RESEARCH into extending the length of GP appointments has exposed the battle doctors face dealing with complex problems in 10 minute slots.

The report, which involved family doctors keeping diaries, followed a pioneering project in a deprived part of Glasgow which has allowed the GPs to spend as long as 45 minutes with deeply troubled patients.

Visiting housebound patients who had not been seen for sometime, supporting cancer sufferers who had suddenly found their condition was terminal and writing a letter about a missing child were among the jobs the doctors were able to carry out in the extra time.

Early signs also pointed to the patients spending less time in hospital as a result.

One GP, who described being able to follow-up on problems better and give patients more say about their treatment because they were less rushed, commented: “Otherwise I often just find myself superficially dealing with things and not following up on them or assuming that someone else should be dealing with it.”

Another doctor said the project had given them a sense of control, adding: “Otherwise we are constantly fire fighting.”

The new approach is being carried out at Govan Health Centre, which serves one of the most deprived communities in the country. Since April 2015, supported with Scottish Government funding, two locums have come into the practice.

This has freed a number of GPs once a week to schedule longer appointments with patients and meet a range of other professionals including social workers to discuss how best to look after the most vulnerable.

Earlier this year Professor Graham Watt, an expert in general practice at Glasgow University, led a study which monitored how the GPs were using their extra time by asking the 15 doctors involved to keep diaries. Their notes, kept over two weeks, shine a light on the spectrum of desperate need which they see on a daily basis.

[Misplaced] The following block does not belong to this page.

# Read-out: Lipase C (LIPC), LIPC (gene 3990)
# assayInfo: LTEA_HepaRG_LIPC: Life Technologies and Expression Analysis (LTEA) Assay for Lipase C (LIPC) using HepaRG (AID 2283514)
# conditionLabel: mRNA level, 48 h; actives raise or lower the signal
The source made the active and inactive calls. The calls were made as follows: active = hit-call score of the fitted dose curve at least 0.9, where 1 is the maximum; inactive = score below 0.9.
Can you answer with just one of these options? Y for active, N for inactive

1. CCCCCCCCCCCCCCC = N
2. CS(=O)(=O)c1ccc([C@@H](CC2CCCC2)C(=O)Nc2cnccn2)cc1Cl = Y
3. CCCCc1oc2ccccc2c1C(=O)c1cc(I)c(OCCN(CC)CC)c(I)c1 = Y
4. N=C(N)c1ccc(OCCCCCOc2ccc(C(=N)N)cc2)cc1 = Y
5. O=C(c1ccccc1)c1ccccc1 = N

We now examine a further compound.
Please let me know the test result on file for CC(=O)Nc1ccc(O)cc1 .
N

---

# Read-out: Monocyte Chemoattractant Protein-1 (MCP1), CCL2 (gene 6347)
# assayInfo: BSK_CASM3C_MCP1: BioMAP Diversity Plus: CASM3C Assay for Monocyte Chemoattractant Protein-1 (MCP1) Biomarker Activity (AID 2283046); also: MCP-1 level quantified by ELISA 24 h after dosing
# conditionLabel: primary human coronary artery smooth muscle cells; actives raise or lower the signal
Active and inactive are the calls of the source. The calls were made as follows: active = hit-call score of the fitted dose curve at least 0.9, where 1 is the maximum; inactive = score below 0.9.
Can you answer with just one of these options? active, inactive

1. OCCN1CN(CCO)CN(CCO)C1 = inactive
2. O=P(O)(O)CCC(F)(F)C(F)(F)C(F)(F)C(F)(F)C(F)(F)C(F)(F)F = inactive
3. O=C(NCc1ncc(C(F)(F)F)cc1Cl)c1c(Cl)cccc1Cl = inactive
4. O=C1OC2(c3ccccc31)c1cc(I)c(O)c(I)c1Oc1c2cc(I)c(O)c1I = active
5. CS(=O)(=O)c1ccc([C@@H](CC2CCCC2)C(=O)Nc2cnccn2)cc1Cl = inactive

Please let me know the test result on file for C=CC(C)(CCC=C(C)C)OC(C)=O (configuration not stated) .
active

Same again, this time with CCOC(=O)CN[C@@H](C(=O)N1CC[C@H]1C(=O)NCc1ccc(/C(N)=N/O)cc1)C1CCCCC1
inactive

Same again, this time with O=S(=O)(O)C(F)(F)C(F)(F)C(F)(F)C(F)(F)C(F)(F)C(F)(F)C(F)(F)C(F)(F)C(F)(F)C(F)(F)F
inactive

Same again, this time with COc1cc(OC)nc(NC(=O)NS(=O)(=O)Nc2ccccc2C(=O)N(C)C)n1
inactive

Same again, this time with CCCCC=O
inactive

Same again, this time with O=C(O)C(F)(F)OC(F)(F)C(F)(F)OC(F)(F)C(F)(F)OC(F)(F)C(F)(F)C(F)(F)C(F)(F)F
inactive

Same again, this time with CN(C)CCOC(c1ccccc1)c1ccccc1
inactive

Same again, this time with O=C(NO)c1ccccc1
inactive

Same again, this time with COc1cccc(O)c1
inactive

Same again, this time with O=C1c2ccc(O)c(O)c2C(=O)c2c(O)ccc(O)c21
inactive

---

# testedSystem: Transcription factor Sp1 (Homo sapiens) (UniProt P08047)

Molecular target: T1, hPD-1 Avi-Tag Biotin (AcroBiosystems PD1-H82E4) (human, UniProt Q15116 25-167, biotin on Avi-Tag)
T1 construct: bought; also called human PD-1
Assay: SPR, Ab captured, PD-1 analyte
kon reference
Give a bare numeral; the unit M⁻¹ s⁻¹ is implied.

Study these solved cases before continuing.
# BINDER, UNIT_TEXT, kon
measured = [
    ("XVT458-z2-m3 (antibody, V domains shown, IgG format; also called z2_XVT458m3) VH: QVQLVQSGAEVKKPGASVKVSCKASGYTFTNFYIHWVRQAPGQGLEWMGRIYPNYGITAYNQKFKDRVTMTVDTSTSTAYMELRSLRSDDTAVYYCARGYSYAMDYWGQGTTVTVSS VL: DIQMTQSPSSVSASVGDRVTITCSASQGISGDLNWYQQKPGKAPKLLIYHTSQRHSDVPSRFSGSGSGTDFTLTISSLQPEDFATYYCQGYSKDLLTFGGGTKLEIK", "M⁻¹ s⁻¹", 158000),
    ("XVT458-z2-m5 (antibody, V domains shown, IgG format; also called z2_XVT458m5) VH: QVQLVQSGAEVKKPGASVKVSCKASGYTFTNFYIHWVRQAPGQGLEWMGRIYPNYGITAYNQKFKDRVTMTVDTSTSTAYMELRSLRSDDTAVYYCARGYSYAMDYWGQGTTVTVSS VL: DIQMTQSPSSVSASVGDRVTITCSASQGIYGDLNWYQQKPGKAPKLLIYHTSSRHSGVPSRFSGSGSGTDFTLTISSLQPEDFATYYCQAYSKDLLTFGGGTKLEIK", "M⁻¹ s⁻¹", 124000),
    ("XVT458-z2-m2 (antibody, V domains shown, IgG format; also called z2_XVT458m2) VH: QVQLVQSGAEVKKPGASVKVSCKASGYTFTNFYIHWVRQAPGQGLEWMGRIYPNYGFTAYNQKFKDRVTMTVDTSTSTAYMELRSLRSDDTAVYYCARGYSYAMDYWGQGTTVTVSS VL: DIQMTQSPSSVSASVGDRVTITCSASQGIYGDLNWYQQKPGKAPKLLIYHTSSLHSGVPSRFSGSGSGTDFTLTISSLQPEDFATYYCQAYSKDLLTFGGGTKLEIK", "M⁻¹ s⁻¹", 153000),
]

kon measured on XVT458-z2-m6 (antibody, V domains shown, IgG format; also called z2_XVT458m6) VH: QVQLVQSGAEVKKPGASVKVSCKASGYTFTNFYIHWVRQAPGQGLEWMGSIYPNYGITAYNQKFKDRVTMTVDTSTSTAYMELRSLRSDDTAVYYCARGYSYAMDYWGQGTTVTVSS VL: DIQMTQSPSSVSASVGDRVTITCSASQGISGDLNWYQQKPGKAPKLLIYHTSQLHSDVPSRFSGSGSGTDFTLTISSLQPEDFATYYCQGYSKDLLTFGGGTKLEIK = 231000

One consultation raised serious concerns about the safety of two children, whose mother was seeking medication and said she had been threatened.

A home visit to a housebound patient with mental health problems found the house was not secure. A lone carer having suicidal thoughts, a patient who had not been out of their house for several years, many frail elderly patients nearing crisis and many people juggling addictions are also described.

Dr John Montgomery, one of the pioneers behind the project along with manager Vince McGarry, said: “Because we have been doing this for so long we have almost become immune to it. This is what we have to deal with. It was almost a shock to sit back and read it – you think is that really what we are having to manage?”

One of the aims of the project is to help reduce the number of patients who are taken into accident and emergency by better care planning and anticipation of their needs.

During the two week monitoring period one doctor reviewed the records of 12 dementia patients who had not been seen for a year and decided eight needed appointments.

Another GP said: “I simply would not have had the time to try to properly review these patients and try to avoid A&E attendances without this extra time.”

Dr Montgomery said there were early signs that the number of patients going to hospital had dipped since the new system began. He also indicated it had improved job satisfaction for the doctors, saying they had attracted new staff and a similar way of working – being rolled out in other deprived areas – had drawn six new young medical staff.